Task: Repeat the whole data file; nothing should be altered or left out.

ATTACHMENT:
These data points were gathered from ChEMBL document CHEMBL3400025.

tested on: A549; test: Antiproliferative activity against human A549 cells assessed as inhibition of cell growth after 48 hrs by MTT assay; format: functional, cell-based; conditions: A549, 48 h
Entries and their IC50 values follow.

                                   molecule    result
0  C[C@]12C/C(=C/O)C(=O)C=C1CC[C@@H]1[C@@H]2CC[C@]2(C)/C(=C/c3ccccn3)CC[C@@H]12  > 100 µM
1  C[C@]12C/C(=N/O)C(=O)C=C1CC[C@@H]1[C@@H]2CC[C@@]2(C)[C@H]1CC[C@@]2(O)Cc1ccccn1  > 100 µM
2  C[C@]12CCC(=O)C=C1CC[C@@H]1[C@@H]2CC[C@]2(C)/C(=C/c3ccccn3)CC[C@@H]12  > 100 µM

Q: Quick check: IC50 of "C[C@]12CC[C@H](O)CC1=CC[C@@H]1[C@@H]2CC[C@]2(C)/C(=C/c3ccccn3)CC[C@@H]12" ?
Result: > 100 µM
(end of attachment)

These data points were gathered from ChEMBL document CHEMBL3400025.

tested on: A549; test: Antiproliferative activity against human A549 cells assessed as inhibition of cell growth after 48 hrs by MTT assay; format: functional, cell-based; conditions: A549, 48 h
Entries and their IC50 values follow.

                                   molecule    result
0  C[C@]12C/C(=C/O)C(=O)C=C1CC[C@@H]1[C@@H]2CC[C@]2(C)/C(=C/c3ccccn3)CC[C@@H]12  > 100 µM
1  C[C@]12C/C(=N/O)C(=O)C=C1CC[C@@H]1[C@@H]2CC[C@@]2(C)[C@H]1CC[C@@]2(O)Cc1ccccn1  > 100 µM
2  C[C@]12CCC(=O)C=C1CC[C@@H]1[C@@H]2CC[C@]2(C)/C(=C/c3ccccn3)CC[C@@H]12  > 100 µM

Q: Quick check: IC50 of "C[C@]12CC[C@H](O)CC1=CC[C@@H]1[C@@H]2CC[C@]2(C)/C(=C/c3ccccn3)CC[C@@H]12" ?
Result: > 100 µM